Bobby V. and questions of 'what if?'

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Bobby V. and questions of 'what if?'

Bobby Valentine was fired today, and everyone wants to throw a parade. But before we get too wrapped up in the planning, lets take a quick look back at the season. Real quick. I promise.

Bobby Valentine managed the first half of the year without his closer, his MVP-caliber center fielder and his 20M a year left fielder. Over those first few months, he also saw his former MVP second baseman fall victim to a nagging thumb injury, his first baseman (and one of the AL's best hitters) slump like a chump, his No. 1 and 2 pitchers revert back to Little League and his No. 4 starter fall off a psychological cliff. All while spending 24 hours a day tumbling in a dryer of certifiable media insanity.

At the All Star Break, the Sox were 2.5 games out of the Wild Card.

Less than two weeks later, just as Jacoby Ellsbury, Carl Crawford and Dustin Pedroia re-joined the line-up, Andrew Bailey was getting closer and Clay Buchholz had established himself as a legitimate ace, Valentine lost David Ortiz for the season (minus one game). Ortiz may have been a pain in the ass but he was also hands down the most reliable and essential aspect of that line-up.

On the day Ortiz went on the DL July 18 the Sox were one game back in the wild card.

After that, with the offense unable to make up for the absence of its best hitter and the pitching staff still a mess, everything slowly spun out of control. On August 10, they were 5.5 games back. On August 20, they were seven back. On August 25, they were 9.5 back, and then finally said uncle essentially trading Adrian Gonzalez and Josh Beckett for James Loney.

Post- trade, Valentines fourth rate line up went 10-27; leaving the Sox with their worst record since 1966.

Obviously, along the way, Valentine pulled plenty of crap that's more than worthy of the criticism hes received and will continue to receive for the next couple hundred years. Theres no question that he needed to be fired this morning. Its all part of the process of cleansing that clubhouse and taking another swing at a fresh start. But for all the anger, frustration and criticism, it's fair wonder what would have happened if Ortiz had stayed healthy. Or if at any point, Valentine had been afforded the services of his entire roster at the same time.

It may not have made a difference. In fact, there's a good chance that nothing could have saved this team from eventual collapse. And maybe that's the point. But all things considered, Valentine tread water for much longer than he should have this season, and had far less to do with the disaster than history will remember.

Rich can be reached at rlevine@comcastsportsnet.com. Follow Rich on Twitter at http:twitter.comrich_levine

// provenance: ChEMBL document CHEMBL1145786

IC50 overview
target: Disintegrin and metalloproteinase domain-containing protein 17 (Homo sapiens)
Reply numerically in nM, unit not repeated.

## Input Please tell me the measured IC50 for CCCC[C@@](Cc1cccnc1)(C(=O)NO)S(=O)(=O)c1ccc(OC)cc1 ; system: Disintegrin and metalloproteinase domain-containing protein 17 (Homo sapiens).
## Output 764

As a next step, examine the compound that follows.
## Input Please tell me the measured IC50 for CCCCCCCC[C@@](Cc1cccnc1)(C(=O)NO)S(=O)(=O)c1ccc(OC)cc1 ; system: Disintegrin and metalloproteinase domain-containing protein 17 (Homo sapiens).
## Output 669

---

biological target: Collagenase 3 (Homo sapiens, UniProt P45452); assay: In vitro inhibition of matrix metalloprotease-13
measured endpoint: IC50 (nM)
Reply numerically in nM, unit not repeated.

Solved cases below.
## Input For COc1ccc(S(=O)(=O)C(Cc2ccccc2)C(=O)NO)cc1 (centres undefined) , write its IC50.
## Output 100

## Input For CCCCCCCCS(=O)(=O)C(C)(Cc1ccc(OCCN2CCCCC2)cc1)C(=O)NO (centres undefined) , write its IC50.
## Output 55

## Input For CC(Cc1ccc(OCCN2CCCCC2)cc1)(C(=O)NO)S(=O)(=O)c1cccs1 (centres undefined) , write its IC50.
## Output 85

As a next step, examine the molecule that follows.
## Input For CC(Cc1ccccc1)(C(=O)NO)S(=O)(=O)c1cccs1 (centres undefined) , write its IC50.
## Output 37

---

Former Red Sox prospect Andy Marte killed in car crash in Dominican Republic

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Former Red Sox prospect Andy Marte killed in car crash in Dominican Republic

Former major leaguer Andy Marte, a one-time top prospect in the Red Sox organization, was killed in a car crash in the Dominican Republic on Sunday. He was 33.

Marte was killed the same day that Royals pitcher Yordano Ventura died in a separate car crash in the Dominican. Ventura was 25. Coincidentally, Ventura was the Royals starting pitcher in Marte's final major league game, for the Arizona Diamondbacks on Aug. 6, 2014.

Marte, drafted by the Braves in 2000, was ranked the No. 9 prospect in baseball in 2005 when the third baseman was traded to the Red Sox as part of the deal that sent shortstop Edgar Renteria to Atlanta and Marte became the top-ranked prospect in the Red Sox organization.  

Marte was traded by the Red Sox to the Indians in 2006 in the deal that sent Coco Crisp to Boston and spent five seasons with Cleveland. His best season was 2009 (.232, six home runs, 25 RBI in 47 games). After a six-game stint with Arizona in 2014, he played in South Korea the past two years.  

Metropolitan traffic authorities in the Dominican told the Associated Press that Marte died when a car he was driving his a house along the highway between San Francisco de Macoris and Pimentel, about 95 miles (150 kilometers) north of the capital.
 

Royals pitcher Yordano Ventura killed in car crash in Dominican Republic

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Royals pitcher Yordano Ventura killed in car crash in Dominican Republic

Kansas City Royals pitcher Yordano Ventura was killed in a car crash in in the Dominican Republic on Sunday morning, according to multiple reports. Ventura was 25 years old.

Highway patrol spokesman Jacobo Mateo told the Associated Press that Ventura died on a highway leading to the town of Juan Adrian, about 40 miles (70 kilometers) northwest of Santo Domingo. He says it's not clear if Ventura was driving.

Ventura was killed the same day former major leaguer Andy Marte died in a separate car crash in the Dominican. Coincidentally, Ventura was the starting pitcher in Marte's final MLB game, for the Arizona Diamondbacks on Aug. 6, 2014. 

Ventura was 13-8 with a 4.08 ERA for the Royals' 2015 World Series champions and 11-12 with a 4.45 ERA in 32 starts in 2016. The right-hander made his major league debut in 2013 and in 2014 went 14-10 with a 3.20 ERA for Kansas City's A.L. pennant winners. 

Ironically, Ventura paid tribute to his good friend and fellow Dominican, Oscar Tavares, who was also killed in a car crash in the D.R. in October 2014, by wearing Tavares' initials and R.I.P. on his cap before Ventura's start in Game 6 of the World Series in 2014. 

Ventura is the second current major league player to die in the past five months. Former Miami Marlins ace Jose Fernandez was killed in a boating accident in Miami on Sept. 25.